She looked around the kitchen, and realized nothing was working. The electricity was out.
“Double damn it.” Caffeine was an absolute necessity, so she’d have to make a trip to the nearby coffee shop. Hopefully they hadn’t lost power. No one wanted to deal with Tippy Madison before she had her morning caffeine fix.
She threw on yoga pants, t-shirt, and a jacket, stuffed her cell phone in her purse and headed for the garage. Without electricity the door wouldn’t budge. She had to lift the cumbersome thing manually.
Tippy took in the scene outside. Tree limbs, trash cans, and various refuse littered the street. Down about half a block she saw a large tree through the middle of a house. Sirens wailed, and people were out, taking stock of the damage.
She shook her head. “What the hell did I sleep through?”
She walked back inside the house, silently berating herself for sleeping through what had to have been a dangerous storm, and grabbed her iPad, hijacking internet service from her phone’s data plan. She pulled up a live streaming local newscast.
“Wind damage is wide spread,” said a newscaster with a mock-serious expression. The twinkle in her eyes said she fed on the reprieve of chaos that rarely occurred in their boring small city. “Downtown, one business is in flames after a suspected lightning strike.”
The station cut to live footage of a burning building. It took several seconds to break through the stupor of disbelief. Tippy’s heart dropped to the pit of her stomach. Her bookstore was on fire! Why hadn’t the alarm company called? She grabbed her phone out of her purse, reading 5 missed calls 5 new messages from her alarm company. Her ringer had been turned off.
Shaking, she pulled up Nick’s number and dialed. When his sleepy voice answered, she blurted out, “The store is on fire!”
“W-what?” he asked.
“The. Store. Is. On. Fire. It’s all over the news. Did the alarm company call you?”
Nick grumbled. “Hold on, let me check. Damn it, they did, I slept through the calls.”
“I’m getting out there as soon as I can. I’ll call you back.” She disconnected the call, and dashed for her car. The trip was slow going, she had to maneuver around downed trees, limbs and even a trampoline at one point. By the time she was two blocks away from her store, she had to park, and jog the rest of the way. Black billowing smoke told the tale long before she arrived at the scene. Her stomach twisted in knots when she finally arrived to the smoldering shell that had only yesterday been both her bane and her pride and joy.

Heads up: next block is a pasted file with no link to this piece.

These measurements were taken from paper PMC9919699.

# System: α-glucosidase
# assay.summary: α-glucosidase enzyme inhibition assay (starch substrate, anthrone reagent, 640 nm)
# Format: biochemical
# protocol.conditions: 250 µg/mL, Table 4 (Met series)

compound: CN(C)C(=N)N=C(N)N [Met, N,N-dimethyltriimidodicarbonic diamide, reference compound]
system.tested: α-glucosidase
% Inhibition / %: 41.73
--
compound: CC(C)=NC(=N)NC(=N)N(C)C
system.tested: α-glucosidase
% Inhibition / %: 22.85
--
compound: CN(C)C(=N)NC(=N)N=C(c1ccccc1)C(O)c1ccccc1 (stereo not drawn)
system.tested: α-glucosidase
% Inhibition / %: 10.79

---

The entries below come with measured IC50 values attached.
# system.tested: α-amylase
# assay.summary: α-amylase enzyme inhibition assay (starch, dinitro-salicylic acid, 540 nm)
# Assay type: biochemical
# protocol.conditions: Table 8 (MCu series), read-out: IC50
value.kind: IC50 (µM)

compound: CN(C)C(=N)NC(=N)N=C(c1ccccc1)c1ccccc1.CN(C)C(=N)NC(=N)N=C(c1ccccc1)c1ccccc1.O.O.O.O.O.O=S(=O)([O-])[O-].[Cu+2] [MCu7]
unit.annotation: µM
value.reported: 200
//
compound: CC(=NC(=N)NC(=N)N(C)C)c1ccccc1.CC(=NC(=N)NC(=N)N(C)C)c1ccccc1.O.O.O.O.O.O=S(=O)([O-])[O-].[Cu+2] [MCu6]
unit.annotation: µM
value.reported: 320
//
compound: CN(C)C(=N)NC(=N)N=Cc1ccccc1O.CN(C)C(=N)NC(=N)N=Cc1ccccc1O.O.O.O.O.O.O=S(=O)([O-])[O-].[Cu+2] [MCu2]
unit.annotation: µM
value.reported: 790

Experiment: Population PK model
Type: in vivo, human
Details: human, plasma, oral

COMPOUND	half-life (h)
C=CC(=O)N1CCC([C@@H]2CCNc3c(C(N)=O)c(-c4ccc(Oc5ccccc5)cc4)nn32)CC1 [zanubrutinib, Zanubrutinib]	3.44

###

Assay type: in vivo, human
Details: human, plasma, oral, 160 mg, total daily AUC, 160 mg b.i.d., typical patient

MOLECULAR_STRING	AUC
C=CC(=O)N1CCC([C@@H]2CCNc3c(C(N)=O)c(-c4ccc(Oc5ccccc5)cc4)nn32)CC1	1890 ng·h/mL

“Ma’am, you can’t be this close,” a firefighter said, trying to usher her back behind a temporary barricade made up of volunteer firefighter vehicles.
“This is my store,” she said, brushing his hand away, trying to force her way around him.
He gripped her shoulders, pushing her back. “I’m sorry, ma’am, but I still need you to stay back. There’s nothing you can do for the place.”
Her nerves were stripped raw and her heart was breaking. She lifted her chin and glared at the firefighter, jerking out of his grasp. “I’m not moving one inch, until I find out if I can salvage anything in there.”
“Excuse me, miss.” A firm hand was placed on her shoulder. “I need you to come back here with me.”
She whirled on the owner of the baritone voice, knocking the offending hand off. She met a pair of bright blue eyes. Tippy blinked, recognition dancing at the back of her mind. The police officer gave her a stern look as his gaze took in her face. His mouth opened then closed. “I think I know you,” he said.
“Tippy Madison,” Brent said, a small smile gracing his lips.
Had she noticed how masculine his mouth was while in high school? A strange awareness swept through her. A totally misplaced sensation considering her livelihood had gone up in flames overnight.
“I need you to come over here with me.” Brent took her by the elbow. Tippy balked. She had to know if anything inside her store could be saved. All of her beloved books with their wonderful new book smell would wreak of ash now.
“No,” she said. “The fire is mostly out. I need to go inside.”
“Not until it’s cleared,” Brent said, taking a firmer grip, and half-dragging her toward his patrol car. She staggered behind him.
“Let me go, Brent.” She struggled to get free, but he held tight to her arm. He may have a uniform on—and looking pretty damned good in it—but hell if he’d manhandle her. Disgust warred against the odd attraction she suddenly felt for the once high school jock. Shock, it had to be shock setting in. “Let me go, you…you asshat.”
“Calm down, or I’ll have to take you into custody.” Though his words held authority, she couldn’t miss the cocky grin dancing at the edges of his masculine mouth. Stop that,she chastised herself, his mouth is nothing special. It’s a mouth. They were close, too close, the breadth of his chest eye level, and within inches of her touch.